It's tough to pinpoint exactly when Perc Trax became vital. The label run by Ali Wells, AKA London-based techno producer Perc, has been releasing music since 2004, but—and it's kind of like Chris Liebing's CLR in this regard—it's only been in the last couple of years that Perc Trax really seems to have hit its stride. Like most precursors to change in music, this was borne out of a reaction to something; in this case Wells himself. "There was a track of mine called 'Trap Jaw' which was the last of those kind of big shuffle techno tracks I was making which I had success with around 2007/2008," he remembers. "For various reasons it was delayed and by the time it actually came out  it just didn't really feel true to me. I still wanted to put it out because it was getting a good response in the clubs, but it just didn't feel right, and at that point I made the decision to push further on with a more experimental and industrial edge."
[And] I am not going to make an
industrial-influenced techno track
if it sounds like shit."
These types of sounds have been a fascination of Wells' since the beginning. The interesting thing about Perc Trax's move towards this territory, however, is that it directly reflects his evolution as a producer. "The industrial thing that has come up recently is something I have always been listening to," he says. "But the reason it hadn't appeared on the label in the early days was because I didn't have the production skills or knowledge to make that stuff. I am not going to make an industrial-influenced techno track if it sounds like shit... I had to work to my strengths."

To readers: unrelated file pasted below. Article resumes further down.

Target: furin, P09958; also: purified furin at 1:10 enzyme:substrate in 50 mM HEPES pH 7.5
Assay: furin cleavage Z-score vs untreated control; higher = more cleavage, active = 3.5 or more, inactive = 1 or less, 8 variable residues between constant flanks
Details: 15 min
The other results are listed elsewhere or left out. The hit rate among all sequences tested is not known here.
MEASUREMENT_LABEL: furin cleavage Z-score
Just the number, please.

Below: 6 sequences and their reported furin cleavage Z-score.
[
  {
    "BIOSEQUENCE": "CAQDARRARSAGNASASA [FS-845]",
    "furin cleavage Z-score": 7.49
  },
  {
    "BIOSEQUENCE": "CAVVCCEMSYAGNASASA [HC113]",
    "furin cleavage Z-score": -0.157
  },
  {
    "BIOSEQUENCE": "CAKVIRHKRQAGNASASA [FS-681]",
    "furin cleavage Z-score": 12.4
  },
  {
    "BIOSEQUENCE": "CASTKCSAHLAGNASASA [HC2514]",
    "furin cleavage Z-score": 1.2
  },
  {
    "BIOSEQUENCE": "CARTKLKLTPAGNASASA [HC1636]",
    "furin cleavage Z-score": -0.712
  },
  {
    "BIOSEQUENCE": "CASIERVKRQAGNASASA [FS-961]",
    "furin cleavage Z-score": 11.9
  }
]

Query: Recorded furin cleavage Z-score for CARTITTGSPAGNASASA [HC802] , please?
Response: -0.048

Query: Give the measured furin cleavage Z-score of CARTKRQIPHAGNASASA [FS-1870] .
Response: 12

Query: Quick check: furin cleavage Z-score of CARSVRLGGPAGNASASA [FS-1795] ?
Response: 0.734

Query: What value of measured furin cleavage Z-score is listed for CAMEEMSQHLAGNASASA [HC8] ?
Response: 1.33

In the early days of his production career, Wells made club-ready techno with flourishes of latter-day progressive house. During the early '00s, he worked for UK distributor Prime, managing their in-house labels—Primate, Primeval, Premiere Sounds—with whom he released some of his earliest productions. Then Prime went bust. Wells was left without a steady outlet for his music. On the plus side, he'd received a reasonable redundancy pay-out. "Instead of wasting the money (like other chunks of money I had in the past) I decided to start a label. It wasn't even an idea of starting a label…it was just my idea to put out my own music.
"The first single ['Ice Cream for Kenton'] came out, and that did better than expected," he continues. "It got licensed to a Renaissance compilation, which at the time was kind of a lucrative thing. So that brought in a bit of money and the vinyl broke even so everything was good. Then I didn't know what to do next, because I was really thinking that the label would only do one release, lose a load of money, and I would stop and be left with five or six hundred records in my garage. So I didn't even think of a second release."
Having received a favourable reaction to this first single and with industry contacts from his distribution days already in place, fixing up the second release (and those subsequent) didn't pose any problems. Reneging on his initial idea to simply use Perc Trax as a showcase for his own material, Wells signed a flurry of stylistically diverse music from largely UK producers—Avus, Good Livin, Paul Lancaster. "I had this idea: since I like to consider myself as having a wide range of music, the label wouldn't have a set sound," says Wells. "The first release by me was techno and the second release was more epic and atmospheric, and the third release was bordering on…I don't want to say trance but this kind of melodic thing… I think [the diversity] was a slight hindrance at the start."